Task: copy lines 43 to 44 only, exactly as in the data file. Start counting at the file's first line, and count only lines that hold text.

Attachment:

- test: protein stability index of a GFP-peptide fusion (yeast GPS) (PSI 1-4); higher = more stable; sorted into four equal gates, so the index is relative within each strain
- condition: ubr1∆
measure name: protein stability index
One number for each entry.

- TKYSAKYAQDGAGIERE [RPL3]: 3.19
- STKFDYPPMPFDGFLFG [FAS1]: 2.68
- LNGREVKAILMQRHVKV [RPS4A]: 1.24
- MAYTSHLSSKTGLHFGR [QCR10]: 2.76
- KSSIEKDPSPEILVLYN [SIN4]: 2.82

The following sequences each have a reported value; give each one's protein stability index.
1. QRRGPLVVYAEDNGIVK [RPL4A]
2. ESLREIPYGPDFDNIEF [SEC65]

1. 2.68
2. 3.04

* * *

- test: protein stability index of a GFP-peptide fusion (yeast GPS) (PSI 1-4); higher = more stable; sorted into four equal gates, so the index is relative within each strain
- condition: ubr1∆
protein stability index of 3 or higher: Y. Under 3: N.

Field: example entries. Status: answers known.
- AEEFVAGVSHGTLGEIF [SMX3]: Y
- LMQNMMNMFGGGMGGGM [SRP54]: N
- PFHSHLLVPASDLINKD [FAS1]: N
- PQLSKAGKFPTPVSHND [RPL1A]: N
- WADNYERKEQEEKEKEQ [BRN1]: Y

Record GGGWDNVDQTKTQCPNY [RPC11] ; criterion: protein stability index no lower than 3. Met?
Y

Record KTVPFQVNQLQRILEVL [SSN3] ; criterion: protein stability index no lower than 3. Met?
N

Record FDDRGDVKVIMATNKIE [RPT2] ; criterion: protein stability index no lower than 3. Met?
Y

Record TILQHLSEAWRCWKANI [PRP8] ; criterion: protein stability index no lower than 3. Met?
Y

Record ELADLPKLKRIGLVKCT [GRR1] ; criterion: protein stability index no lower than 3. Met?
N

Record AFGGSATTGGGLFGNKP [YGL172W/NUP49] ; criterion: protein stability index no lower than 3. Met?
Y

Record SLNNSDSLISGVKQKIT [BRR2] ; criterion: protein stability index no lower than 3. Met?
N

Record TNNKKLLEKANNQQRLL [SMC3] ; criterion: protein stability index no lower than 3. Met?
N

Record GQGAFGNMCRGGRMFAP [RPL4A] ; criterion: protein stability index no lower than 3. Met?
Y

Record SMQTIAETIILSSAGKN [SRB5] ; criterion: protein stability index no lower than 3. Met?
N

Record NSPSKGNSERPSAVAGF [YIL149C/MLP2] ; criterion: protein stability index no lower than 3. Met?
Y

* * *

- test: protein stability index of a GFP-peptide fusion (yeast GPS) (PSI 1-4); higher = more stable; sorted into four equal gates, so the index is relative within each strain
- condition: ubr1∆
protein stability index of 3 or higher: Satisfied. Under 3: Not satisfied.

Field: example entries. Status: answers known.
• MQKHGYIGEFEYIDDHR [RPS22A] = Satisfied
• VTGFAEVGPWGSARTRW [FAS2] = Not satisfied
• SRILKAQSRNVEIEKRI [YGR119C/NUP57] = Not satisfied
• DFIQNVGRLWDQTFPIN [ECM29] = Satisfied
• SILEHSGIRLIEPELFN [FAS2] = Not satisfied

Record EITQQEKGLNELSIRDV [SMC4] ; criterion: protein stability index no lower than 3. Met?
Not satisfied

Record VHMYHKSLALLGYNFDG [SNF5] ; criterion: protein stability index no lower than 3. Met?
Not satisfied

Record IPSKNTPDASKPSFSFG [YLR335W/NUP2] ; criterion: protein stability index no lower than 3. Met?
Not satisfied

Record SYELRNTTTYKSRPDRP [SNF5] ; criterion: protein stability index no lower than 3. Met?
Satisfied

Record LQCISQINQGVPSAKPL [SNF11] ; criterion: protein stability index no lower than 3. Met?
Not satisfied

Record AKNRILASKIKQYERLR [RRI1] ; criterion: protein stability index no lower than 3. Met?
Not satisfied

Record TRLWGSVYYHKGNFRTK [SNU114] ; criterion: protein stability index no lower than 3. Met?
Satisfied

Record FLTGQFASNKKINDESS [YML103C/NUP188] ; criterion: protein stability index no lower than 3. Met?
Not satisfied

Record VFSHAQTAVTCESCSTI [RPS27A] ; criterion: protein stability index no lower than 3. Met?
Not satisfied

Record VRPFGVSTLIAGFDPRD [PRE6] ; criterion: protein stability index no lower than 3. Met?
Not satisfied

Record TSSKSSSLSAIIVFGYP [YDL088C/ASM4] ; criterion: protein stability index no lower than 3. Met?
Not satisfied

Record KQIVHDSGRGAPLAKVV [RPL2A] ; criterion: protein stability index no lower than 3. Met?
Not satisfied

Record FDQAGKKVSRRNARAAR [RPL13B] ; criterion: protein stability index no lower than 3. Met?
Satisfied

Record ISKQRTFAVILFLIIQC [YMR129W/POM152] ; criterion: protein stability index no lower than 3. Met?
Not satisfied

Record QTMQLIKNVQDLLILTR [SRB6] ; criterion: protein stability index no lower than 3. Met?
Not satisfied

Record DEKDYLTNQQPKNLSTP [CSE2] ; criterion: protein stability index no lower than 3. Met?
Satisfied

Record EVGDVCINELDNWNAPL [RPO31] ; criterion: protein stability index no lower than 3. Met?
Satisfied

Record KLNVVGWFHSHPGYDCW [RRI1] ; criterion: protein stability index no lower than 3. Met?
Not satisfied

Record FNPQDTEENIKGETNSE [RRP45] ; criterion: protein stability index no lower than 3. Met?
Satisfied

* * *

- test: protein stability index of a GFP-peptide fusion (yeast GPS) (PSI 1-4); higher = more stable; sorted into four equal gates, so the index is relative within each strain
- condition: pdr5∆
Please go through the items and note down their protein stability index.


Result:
Record SMQTIAETIILSSAGKN [SRB5] ; criterion: protein stability index no lower than 3. Met?
N